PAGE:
The Rise of New Capitals

In his 1776 book Wealth of Nations, Adam Smith provided the classical definition of capital:

When the stock which a man possesses is no more than sufficient to maintain him for a few days or a few weeks, he seldom thinks of deriving any revenue from it. He consumes it as sparingly as he can, and endeavours by his labour to acquire something which may supply its place before it be consumed altogether. His revenue is, in this case, derived from his labour only. This is the state of the greater part of the labouring poor in all countries.

But when he possesses stock sufficient to maintain him for months or years, he naturally endeavours to derive a revenue from the greater part of it; reserving only so much for his immediate consumption as may maintain him till this revenue begins to come in. His whole stock, therefore, is distinguished into two parts. That part which, he expects, is to afford him this revenue, is called his capital.

Under this classical definition, capital refers to surplus wealth employed to provide non-labor income to its owner. It is from this definition, which was repeated for centuries, that we get such political-economic dichotomies as capital versus labor, capital's share versus labor's share, and earned income (wages, salaries, farm income, self-employment income) versus unearned income (rents, dividends, interest, capital gains).

It was, among other things, the seeming vulnerability of a tiny class of people grabbing massive amounts of the national income from merely owning capital that convinced Marx and others that socialist revolution was inevitable. It was the seeming unfairness of this set of arrangements that launched socialist, social democratic, and labor parties across Europe in the late 19th and early 20th century. It was also the seeming unfairness of this situation that caused J.B. Clark to viciously criticize capitalism during his early career, criticisms he abandoned after he came up with his marginal productivity theory of distribution that supposedly solved the apparent problem of capital income (it didn't actually).

In the last few decades, this centuries-old idea of "capital" has been stretched to the point of unrecognizability by the rapid proliferation of things being newly branded with the word capital. We have, of course, the heavy hitters among newly designated capitals: human, social, and cultural.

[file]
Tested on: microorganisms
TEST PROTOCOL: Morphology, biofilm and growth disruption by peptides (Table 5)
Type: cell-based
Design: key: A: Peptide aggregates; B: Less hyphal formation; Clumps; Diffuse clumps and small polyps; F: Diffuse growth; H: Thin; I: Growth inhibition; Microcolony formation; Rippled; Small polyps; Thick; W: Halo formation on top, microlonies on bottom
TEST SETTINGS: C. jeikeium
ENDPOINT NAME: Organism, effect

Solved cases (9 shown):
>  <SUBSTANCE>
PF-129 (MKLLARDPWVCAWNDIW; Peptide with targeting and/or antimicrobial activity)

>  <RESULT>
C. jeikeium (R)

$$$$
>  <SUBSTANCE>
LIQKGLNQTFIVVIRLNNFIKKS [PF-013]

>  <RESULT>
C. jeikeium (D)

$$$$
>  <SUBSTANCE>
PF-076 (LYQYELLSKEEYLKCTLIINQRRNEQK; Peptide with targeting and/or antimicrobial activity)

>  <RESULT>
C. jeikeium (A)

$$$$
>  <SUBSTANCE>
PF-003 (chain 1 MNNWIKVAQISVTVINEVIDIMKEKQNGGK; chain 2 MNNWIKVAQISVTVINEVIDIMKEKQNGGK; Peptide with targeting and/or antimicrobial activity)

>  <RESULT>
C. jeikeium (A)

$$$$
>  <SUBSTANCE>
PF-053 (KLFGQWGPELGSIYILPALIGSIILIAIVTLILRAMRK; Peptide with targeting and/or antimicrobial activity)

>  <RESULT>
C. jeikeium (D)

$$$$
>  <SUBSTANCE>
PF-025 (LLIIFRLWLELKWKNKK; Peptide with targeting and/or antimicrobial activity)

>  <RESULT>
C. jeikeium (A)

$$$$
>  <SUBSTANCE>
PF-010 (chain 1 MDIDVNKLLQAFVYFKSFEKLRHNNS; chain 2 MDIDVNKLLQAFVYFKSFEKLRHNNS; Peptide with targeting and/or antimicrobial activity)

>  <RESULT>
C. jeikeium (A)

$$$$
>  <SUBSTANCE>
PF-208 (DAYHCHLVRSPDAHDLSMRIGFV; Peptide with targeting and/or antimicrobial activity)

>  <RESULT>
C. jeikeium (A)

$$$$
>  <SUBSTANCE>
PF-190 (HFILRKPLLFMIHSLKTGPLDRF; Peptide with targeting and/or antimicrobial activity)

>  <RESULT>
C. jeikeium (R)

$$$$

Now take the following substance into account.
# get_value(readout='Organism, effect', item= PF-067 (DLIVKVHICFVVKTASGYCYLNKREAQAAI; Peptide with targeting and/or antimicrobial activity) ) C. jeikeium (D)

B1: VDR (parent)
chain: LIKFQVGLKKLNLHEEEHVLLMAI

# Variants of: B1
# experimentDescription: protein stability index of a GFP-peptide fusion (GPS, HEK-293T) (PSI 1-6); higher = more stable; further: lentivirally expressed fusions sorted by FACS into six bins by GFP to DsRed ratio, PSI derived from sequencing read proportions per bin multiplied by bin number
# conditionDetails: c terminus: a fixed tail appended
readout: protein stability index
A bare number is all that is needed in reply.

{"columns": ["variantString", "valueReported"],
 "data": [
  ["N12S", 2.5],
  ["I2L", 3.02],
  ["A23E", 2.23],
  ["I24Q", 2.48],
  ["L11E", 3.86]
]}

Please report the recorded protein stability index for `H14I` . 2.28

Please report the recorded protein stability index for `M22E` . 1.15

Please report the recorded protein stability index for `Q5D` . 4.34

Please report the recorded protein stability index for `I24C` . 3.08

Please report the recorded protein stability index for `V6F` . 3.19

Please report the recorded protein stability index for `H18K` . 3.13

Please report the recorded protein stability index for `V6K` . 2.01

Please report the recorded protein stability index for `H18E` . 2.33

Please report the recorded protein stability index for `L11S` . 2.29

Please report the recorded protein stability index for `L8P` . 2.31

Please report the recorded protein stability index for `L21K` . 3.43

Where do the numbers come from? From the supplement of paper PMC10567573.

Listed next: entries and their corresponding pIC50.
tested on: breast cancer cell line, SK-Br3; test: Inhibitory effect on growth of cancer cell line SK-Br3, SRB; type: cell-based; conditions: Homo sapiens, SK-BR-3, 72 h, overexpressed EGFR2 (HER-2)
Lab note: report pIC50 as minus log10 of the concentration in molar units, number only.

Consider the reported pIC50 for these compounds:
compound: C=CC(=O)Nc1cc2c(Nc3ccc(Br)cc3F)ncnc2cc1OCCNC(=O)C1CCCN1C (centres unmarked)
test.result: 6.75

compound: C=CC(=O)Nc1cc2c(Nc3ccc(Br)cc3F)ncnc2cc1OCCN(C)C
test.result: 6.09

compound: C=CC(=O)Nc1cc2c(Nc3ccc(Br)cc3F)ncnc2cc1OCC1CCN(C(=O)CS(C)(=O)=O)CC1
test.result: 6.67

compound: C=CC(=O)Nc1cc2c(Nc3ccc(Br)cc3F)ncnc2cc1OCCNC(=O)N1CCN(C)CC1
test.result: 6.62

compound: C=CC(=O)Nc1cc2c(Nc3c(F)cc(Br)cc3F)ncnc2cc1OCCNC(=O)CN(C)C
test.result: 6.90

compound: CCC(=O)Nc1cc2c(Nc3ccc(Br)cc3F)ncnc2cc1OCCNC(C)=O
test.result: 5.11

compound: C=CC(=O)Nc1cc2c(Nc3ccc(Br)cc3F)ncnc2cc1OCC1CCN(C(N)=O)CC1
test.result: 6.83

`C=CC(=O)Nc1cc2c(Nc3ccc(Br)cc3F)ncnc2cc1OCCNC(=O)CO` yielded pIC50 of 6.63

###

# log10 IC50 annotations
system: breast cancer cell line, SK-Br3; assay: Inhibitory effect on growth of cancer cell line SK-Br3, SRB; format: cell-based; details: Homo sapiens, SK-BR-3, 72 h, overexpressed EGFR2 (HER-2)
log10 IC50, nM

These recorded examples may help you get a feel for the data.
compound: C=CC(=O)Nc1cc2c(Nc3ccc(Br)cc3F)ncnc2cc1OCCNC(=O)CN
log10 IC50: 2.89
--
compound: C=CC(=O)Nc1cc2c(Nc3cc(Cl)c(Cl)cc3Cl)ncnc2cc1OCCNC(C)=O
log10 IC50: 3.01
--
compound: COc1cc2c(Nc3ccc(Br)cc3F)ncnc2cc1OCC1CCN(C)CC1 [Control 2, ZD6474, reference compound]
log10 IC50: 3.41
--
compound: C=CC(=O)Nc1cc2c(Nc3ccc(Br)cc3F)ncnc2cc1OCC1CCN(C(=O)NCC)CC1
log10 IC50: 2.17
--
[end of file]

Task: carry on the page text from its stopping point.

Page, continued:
There is also now organizational and institutional capital.

Intellectual capital, apparently a phrase with a slightly longer pedigree, has been boosted by the new linguistic craze.

There is even, now, gender capital.

I am not going to argue that these things aren't really capital because capital can mean whatever you want it to mean. But it's clear these things are not capital in the sense that Smith, Marx, and basically everyone prior to 1950 used the word (and the way Piketty used it). Whereas old capital referred, basically, to wealth that provided its owners passive (non-labor) income, these new capitals, taken as a whole, don't coherently describe anything more than things that provide economic advantages.

That's not to say the new capitals aren't meaningful things. Social capital—the resources accessible to people via their social networks—is a very real and important concept. Cultural capital—possessing the beliefs, attitudes, behaviors, and aesthetics that the upper class likes—is also a very real and important concept. All of these capitals refer to economically relevant things, even if they have no real relationship to old capital.

However, one of the problems with the late 20th century academic fad of calling everything capital is that it can and does generate some serious confusion via category errors.

The most common source of this confusion surrounds the idea of "human capital," which refers to one's skills and education. When people are talking about the immense inequality in the distribution of capital (77% of US wealth/capital is owned by 10% of families), it is not uncommon for those schooled in the ways of post-1960s academia to chime in: actually, most capital is human capital and so it's not nearly so bad.

But when used this way, the phrase "human capital" literally swallows the entire capital versus labor distinction.

When slaves existed, you really did have "human capital" in the old sense of assets that provided passive income to their owners. But that's not what "human capital" in the Gary Becker sense refers to. In the Gary Becker sense, "human capital" is essentially just the present value of one's future labor income. And since labor's share of the national income is greater than 50%, capitalizing labor income into the present and calling it "human capital" renders the conclusion that most capital is "human capital."

In the context of the old debates about the vastly unequal distribution of capital, this human capital "insight" is vacuous. It's just a rebranding of labor income as human capital income. There is no longer labor's share (around 70%) and capital's share (around 30%); rather, there is only capital's share (100%), subdivided between different kinds of capital income. Again, you can call things whatever you want, of course. But the classical problem people have raised about capital is that it provides income without working. Human capital does not do that.

Rebranding labor income as human capital dividends does not negate the seeming unfairness of someone with $1 million of capital just hanging on the beach doing nothing, while receiving twice the annual income of someone actually going out and laboring full time for $12/hour. The extremely unequal distribution of the lounge-at-the-beach-and-still-get-paid capital still presents the same normative challenges as it did hundreds of years ago, notwithstanding the increasingly liberal application of the word "capital" to anything and everything.